Thanks to the dedication and hard work of Caledonia Middle/High School 2023 graduate, Noah Stigeler, the Minnesota Department of Natural Resources officially recognized Sprague Woods in Caledonia, Minn., as an official school forest on Wednesday, May 31.
As a senior last year, Stigeler enrolled in the Growth, Mindset, and Leadership course taught by high school social studies teacher Robbie Sobczak. The course entailed students getting into small groups to conduct a community outreach project. Stigeler and his group decided to focus their attention on turning Sprague Woods into a school forest/outdoor classroom to give others the opportunity to learn about outdoor space.
Sobczak stated 12 students had been enrolled in the course with students dividing into groups of four for their community outreach project. Stigeler spent the entire semester invested in this project. Sobczak stated Stigeler both scheduled and presented this project to the Caledonia Area Public School Board, Caledonia City Council, Caledonia Lions Club, Brownsville Lions Club and
the Rotary Club. Stigeler took it a step further and took the lead in drafting a legal document, a Joint Powers Agreement. Sobczak noted if Stigeler had not taken the steps he did, this project would not have happened.
Stigeler may be done with high school, but his involvement with Sprague Woods continues to this day. He orchestrates monthly meetings in regards to the Sprague Woods Committee which includes teachers, community members and forester Valarie Greene. Sobczak proudly stated, “You can’t find many recently graduated individuals who would do that.”
Stigeler stated Sprague Woods to be a blank canvas right now. The area offers a nice central clearing that will be flattened to include nine picnic tables. The picnic tables will be made by the school’s shop students. Once the picnic tables are included in the space, the space will look more like an outdoor classroom. The school forest will soon include identification tags for trees and bird/bat houses.
The week of September 11-15 was dubbed “School Forest Week” where teachers and students visited the school forest and took part in the outdoor learning process.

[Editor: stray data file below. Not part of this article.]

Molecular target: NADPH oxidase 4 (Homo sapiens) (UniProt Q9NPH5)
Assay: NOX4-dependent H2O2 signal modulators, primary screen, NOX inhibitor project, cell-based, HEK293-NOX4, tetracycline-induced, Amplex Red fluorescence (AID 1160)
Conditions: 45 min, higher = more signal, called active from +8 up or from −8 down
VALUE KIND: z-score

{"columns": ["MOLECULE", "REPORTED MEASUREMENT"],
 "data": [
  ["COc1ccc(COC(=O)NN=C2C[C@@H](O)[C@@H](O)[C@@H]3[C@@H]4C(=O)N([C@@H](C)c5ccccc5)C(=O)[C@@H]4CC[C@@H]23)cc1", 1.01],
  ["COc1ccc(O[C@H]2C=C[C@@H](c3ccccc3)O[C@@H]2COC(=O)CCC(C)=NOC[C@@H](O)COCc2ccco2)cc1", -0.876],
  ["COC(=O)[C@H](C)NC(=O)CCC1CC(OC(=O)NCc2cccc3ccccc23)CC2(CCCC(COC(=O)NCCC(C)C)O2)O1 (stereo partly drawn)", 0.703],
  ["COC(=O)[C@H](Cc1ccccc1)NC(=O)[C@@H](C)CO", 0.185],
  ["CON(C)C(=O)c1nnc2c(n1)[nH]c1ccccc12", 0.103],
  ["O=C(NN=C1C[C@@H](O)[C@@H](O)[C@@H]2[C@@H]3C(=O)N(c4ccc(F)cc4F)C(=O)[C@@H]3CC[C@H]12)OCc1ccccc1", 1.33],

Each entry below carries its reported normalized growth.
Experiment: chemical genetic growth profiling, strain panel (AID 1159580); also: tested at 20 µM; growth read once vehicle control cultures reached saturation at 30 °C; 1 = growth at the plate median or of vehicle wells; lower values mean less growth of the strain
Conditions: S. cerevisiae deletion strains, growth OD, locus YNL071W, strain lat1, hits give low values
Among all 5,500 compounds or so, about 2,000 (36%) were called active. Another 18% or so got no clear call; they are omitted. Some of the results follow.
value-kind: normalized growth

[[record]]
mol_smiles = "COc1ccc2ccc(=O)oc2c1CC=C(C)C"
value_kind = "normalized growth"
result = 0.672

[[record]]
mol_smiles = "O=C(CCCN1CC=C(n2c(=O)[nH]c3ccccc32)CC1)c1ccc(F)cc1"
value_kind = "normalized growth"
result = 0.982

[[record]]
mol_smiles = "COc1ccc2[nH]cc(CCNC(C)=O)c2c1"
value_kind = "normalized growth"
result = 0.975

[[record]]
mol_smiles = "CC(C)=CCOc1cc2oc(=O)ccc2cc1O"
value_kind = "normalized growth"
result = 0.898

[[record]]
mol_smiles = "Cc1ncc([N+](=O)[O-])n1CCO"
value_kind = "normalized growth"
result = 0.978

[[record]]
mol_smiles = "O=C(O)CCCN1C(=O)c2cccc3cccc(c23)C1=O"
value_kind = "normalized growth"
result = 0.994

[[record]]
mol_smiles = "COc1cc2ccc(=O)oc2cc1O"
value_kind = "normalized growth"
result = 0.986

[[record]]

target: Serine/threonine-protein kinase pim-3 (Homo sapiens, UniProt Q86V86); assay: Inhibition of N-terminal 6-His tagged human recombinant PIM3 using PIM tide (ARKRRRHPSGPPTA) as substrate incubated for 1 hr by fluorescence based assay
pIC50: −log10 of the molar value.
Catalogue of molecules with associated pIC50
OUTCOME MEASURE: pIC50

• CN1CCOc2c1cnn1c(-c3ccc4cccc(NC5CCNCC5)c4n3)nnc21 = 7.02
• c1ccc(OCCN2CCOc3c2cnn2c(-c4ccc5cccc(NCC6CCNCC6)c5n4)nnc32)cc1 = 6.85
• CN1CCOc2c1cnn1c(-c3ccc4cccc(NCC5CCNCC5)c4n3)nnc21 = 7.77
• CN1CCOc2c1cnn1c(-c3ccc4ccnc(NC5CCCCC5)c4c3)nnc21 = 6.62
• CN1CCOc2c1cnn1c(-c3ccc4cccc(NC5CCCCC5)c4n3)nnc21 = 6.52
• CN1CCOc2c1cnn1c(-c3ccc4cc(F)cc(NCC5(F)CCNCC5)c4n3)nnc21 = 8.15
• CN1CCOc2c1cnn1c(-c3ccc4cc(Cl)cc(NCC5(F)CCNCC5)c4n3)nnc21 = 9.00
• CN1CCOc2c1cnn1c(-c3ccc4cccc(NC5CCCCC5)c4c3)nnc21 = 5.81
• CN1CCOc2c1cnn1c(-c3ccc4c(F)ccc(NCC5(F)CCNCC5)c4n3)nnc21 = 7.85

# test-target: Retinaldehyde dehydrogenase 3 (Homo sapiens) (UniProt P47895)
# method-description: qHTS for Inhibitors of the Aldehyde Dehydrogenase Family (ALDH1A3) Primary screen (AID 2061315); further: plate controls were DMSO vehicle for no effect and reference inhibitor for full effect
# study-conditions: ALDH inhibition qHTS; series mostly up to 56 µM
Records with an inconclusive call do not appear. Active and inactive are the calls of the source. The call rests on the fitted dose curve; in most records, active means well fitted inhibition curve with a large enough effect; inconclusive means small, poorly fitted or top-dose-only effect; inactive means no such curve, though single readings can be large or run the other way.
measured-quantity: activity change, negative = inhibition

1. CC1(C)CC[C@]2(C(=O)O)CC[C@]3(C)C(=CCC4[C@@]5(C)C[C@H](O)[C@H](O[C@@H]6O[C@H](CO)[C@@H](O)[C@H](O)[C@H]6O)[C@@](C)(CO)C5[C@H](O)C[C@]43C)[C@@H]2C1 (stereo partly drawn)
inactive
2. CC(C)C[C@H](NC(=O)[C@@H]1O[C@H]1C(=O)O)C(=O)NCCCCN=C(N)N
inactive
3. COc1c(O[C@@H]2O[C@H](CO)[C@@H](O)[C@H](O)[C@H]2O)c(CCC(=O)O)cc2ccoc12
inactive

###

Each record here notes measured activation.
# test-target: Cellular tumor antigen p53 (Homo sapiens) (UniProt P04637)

Since the kickoff of School Forest Week, Sobczak has taken all students in both his civics and economics classes down to Sprague Woods. While students visited their new school forest, they got the opportunity to participate in fun planned outdoor activities. Sobczak acknowledged, “We can’t underestimate the value of time in green space.” Sobczak’s students enjoyed their time outdoors and want to visit the school forest again real soon.
Caledonia Middle/High School science teacher, Daniel Winkler brought his students down to visit their new school forest during School Forest Week. In addition, Winkler utilized the school forest to host a moth event that took place Saturday,
September 16 that brought students and the community together.
Winkler teaches Earth and Environmental Science to the entire freshman class. The week of September 11-15, students worked on a unit that consisted of population and estimates. That week, Winkler decided to incorporate nature with both the unit students worked on and his planned upcoming moth event. Winkler had his students prepare a mixture of rotten bananas, brown sugar and applesauce, and in turn paint the mixture onto trees found at Sprague Woods. This is a technique entomologists use to attract moths where hungry moths will be attracted to the scent the mixture produces. Afterwords, data was collected on moth populations.
Winkler’s moth event that weekend brought together a group that consisted of two eighth graders, a few freshman, one parent, and paraprofessionals. The group circled the woods twice to view the mixture “traps” and discovered the traps caught not only moths but also tree crickets, beetles, spiders, and many ants. Winkler commented how the group got very much into the event and spent two hours outdoors at Sprague Woods that evening.
Winkler plans to utilize the school forest more during the course of the school year. He is looking into having forester Greene visit as a guest speaker sometime during spring as she has held presentations for children before. In the spring students will do a unit on resources which would be an ideal time for Greene to be there as her visit would entail speaking about resources found at Sprague Woods. Winkler also hopes to visit the school forest again so his students can collect soil samples to analyze the pH and mineral content.
Winkler stated, “I just hope that people can get out there and enjoy it, whether students or the community.”
Commute time continues to impact the amount of time available for students to spend at Sprague Woods during school hours as Caledonia Middle/High School is a 10-minute walk to and from the woods. Sobczac hopes that in the future possible transportation options may be available or class time extended.
One of Stigeler’s many goals is to incorporate the elementary school and the community with the new school forest. Stigeler stated, “It was quite the project. I’m really glad I’ve been able to keep in touch with this project. I’ve learned a lot from it. I’m glad I was in Robbie’s class!” To this day, Stigeler continues to play an active involvement with Sprague Woods.